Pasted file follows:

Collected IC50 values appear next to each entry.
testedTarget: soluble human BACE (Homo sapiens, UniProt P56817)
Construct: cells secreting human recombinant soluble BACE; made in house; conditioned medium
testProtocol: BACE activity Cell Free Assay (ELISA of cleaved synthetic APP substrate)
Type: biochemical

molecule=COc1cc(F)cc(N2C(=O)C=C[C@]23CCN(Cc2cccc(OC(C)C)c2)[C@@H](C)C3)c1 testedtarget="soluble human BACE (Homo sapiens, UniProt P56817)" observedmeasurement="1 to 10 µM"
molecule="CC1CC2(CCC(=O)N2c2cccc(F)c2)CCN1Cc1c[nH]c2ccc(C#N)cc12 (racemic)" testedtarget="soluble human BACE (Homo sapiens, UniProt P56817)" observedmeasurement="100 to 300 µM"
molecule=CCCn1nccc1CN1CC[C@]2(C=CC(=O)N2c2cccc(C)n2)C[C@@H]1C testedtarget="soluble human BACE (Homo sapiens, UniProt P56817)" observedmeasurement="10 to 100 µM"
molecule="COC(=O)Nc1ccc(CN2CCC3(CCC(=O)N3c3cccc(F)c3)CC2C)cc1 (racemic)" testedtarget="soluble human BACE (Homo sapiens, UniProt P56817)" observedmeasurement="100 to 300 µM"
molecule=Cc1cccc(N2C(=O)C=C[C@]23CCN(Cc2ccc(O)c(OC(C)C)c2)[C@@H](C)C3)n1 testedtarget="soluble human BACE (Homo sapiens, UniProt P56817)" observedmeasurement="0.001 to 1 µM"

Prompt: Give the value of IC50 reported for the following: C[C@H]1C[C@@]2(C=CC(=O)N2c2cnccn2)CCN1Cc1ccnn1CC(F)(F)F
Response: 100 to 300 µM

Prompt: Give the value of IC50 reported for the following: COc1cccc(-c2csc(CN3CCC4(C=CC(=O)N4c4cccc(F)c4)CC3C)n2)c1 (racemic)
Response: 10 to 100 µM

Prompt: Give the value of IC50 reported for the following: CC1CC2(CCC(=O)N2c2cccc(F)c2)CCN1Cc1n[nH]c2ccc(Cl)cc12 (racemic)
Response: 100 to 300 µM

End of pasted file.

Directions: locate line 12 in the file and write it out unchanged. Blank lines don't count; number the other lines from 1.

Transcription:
Response: 100 to 300 µM